* If you want to update the article please login/register
Why are some substances chemically bond molecules and others are association of ions? The answer to this question depends upon the electronic structures of atoms and the nature of chemical forces within compounds. Although there are no sharply defined boundaries, chemical bonds are typically classified into three main types: ionic bonds, Covalent bonds, and Metallic bonds. In this chapter, each type of bond will be discussed and general properties found in typical substances in which bond type occur. Ionic bonds result from electrostatic forces that exist between ions of opposite charge. These bonds typically involve metal with nonmetal - covalent bonds that result from sharing of electrons between two atoms. Bonds typically involve one nonmetallic element with another metallic bond. These bonds are found in solid metal with each metal bond to several neighboring groups and bonding electrons free to move throughout the 3 - dimensional structure. Each bond classification is discussed in detail in subsequent sections of the chapter. Let's look at preferred arrangements of electrons in atoms when they form chemical compounds. Figure 8. 11: G. N. Lewis and Octet Rule. Lewis is working in a laboratory. In Lewis ' original sketch for Octet Rule, he initially placed electrons at corners of the cube rather than placing them as we do now. The formula for table salt is NaCl. It is the result of Na + ions and Cl - ions bonding together. If sodium metal and chlorine gas mix under the right conditions, they will form salt. Sodium loses electron, and chlorine gains that electron. In the process, great amount of light and heat is release. The resulting salt is mostly unreactive it is stable. It will not undergo any explosive reactions, unlike sodium and chlorine that it is made of. Why? Referring to the Octet Rule, atoms attempt to get noble gas electron configuration, which is eight valence electrons. Sodium has one valence electron, so giving it up would result in the same electron configuration as neon. Chlorine has seven valence electrons, so if it takes one it will have eight. Chlorine has electron configuration of argon when it gains electron.S The Octet Rule could have been satisfied if chlorine gave up all seven of its valence electrons and sodium took them. In that case, both would have electron configurations of noble gasses, with full valence shell. However, their charges would be much higher. It would be Na 7 - and Cl 7 +, which are much less stable than Na + and Cl -. Atoms are more stable when they have no charge, or small charge.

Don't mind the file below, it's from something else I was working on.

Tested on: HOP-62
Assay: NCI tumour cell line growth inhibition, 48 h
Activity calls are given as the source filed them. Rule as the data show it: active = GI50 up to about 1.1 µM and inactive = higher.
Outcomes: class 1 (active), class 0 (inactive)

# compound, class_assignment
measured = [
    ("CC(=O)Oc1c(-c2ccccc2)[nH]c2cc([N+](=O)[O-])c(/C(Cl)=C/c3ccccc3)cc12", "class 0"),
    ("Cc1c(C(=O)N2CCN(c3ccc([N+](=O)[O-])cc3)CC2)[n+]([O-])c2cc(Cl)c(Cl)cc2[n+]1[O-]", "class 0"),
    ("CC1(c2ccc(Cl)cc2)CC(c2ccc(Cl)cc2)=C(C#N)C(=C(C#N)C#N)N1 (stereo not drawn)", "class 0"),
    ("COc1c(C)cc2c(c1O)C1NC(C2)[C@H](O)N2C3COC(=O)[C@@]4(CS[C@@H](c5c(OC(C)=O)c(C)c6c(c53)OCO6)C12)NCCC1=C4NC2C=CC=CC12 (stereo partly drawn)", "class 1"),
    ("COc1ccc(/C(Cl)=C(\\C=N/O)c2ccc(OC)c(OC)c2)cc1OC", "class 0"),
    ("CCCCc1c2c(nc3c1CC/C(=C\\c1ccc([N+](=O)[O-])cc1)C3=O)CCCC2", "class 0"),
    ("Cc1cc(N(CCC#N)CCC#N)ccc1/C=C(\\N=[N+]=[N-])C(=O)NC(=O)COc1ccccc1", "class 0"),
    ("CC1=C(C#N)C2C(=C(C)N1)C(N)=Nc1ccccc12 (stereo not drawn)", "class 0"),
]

Writing Lewis Structures, NASA's Cassini - Huygens mission detected a large cloud of toxic hydrogen cyanide on Titan, one of Saturn's moons. Titan also contains ethane, acetylene, and ammonia. What are Lewis structures of these molecules? Calculate the number of valence electrons.: + = 10: + = 14: + = 10: + = 8 Draw skeleton and connect atoms with single bonds. Remember that H is never a central atom: Where needed distribute electrons to terminal atoms: six electrons place on: no electrons remain: no terminal atoms capable of accepting electrons: no terminal atoms capable of accepting electrons where needed place remaining electrons on central atom: no electrons remain: no electrons remain: four electrons place on Carbon: two electrons place on nitrogen Where need, rearrange electrons to form Multiple bonds in order to obtain octet on each atom: form two more C - N bonds: all atoms have correct number of electrons: form triple bond between two Carbon atoms: all atoms have correct number of electrons check Your Learning Both Carbon monoxide, and Carbon dioxide, are products of combustion of fossil fuels. Both of these gases also cause problems: are toxic and have been implicated in global climate change. What are Lewis structures of these two molecules?
Other halogen molecules form bonds like those in chlorine molecule: one single bond between atoms and three lone pairs of electrons per atom. This allows each halogen atom to have a noble gas electron configuration. The tendency of main group atoms to form enough bonds to obtain eight valence electrons is known as the octet rule. The number of bonds that atom can form can often be predicted from the number of electrons needed to reach octet; this is especially true of nonmetals OF second period OF periodic table. For example, each atom OF group 14 element has four electrons in its outermost shell and therefore requires four more electrons to reach the octet. These four electrons can be gained by forming four covalent bonds, as illustrated here for carbon and silicon. Because hydrogen only needs two electrons to fill its valence shell, it is an exception to the octet rule. Transition elements and inner transition elements also do not follow the octet rule: group 15 elements such as nitrogen have five valence electrons in atomic Lewis symbol: one lone pair and three unpaired electrons. To obtain octet, these atoms form three covalent bonds, as in. Oxygen and other atoms in group 16 obtain octets by forming two covalent bonds: